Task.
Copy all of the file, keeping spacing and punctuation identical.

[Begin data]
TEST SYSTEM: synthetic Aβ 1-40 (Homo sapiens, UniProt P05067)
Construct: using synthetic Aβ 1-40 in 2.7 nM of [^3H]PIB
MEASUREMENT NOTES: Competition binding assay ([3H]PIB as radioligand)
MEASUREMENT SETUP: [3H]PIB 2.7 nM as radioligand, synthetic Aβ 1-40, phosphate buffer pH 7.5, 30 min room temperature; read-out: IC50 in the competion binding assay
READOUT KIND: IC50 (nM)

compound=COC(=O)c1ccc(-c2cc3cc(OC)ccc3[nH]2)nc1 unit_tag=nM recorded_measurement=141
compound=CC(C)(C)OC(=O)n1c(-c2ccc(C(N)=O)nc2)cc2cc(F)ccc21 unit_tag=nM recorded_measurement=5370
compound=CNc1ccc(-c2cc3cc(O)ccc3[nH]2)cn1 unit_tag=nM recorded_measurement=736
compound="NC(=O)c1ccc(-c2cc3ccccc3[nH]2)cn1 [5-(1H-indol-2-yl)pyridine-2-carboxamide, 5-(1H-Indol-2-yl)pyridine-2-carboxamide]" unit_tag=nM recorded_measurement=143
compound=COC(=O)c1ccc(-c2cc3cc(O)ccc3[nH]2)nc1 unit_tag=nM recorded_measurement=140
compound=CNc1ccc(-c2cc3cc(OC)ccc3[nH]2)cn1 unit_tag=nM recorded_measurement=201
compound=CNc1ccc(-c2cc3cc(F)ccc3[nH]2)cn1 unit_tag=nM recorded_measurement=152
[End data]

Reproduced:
TEST SYSTEM: synthetic Aβ 1-40 (Homo sapiens, UniProt P05067)
Construct: using synthetic Aβ 1-40 in 2.7 nM of [^3H]PIB
MEASUREMENT NOTES: Competition binding assay ([3H]PIB as radioligand)
MEASUREMENT SETUP: [3H]PIB 2.7 nM as radioligand, synthetic Aβ 1-40, phosphate buffer pH 7.5, 30 min room temperature; read-out: IC50 in the competion binding assay
READOUT KIND: IC50 (nM)

compound=COC(=O)c1ccc(-c2cc3cc(OC)ccc3[nH]2)nc1 unit_tag=nM recorded_measurement=141
compound=CC(C)(C)OC(=O)n1c(-c2ccc(C(N)=O)nc2)cc2cc(F)ccc21 unit_tag=nM recorded_measurement=5370
compound=CNc1ccc(-c2cc3cc(O)ccc3[nH]2)cn1 unit_tag=nM recorded_measurement=736
compound="NC(=O)c1ccc(-c2cc3ccccc3[nH]2)cn1 [5-(1H-indol-2-yl)pyridine-2-carboxamide, 5-(1H-Indol-2-yl)pyridine-2-carboxamide]" unit_tag=nM recorded_measurement=143
compound=COC(=O)c1ccc(-c2cc3cc(O)ccc3[nH]2)nc1 unit_tag=nM recorded_measurement=140
compound=CNc1ccc(-c2cc3cc(OC)ccc3[nH]2)cn1 unit_tag=nM recorded_measurement=201
compound=CNc1ccc(-c2cc3cc(F)ccc3[nH]2)cn1 unit_tag=nM recorded_measurement=152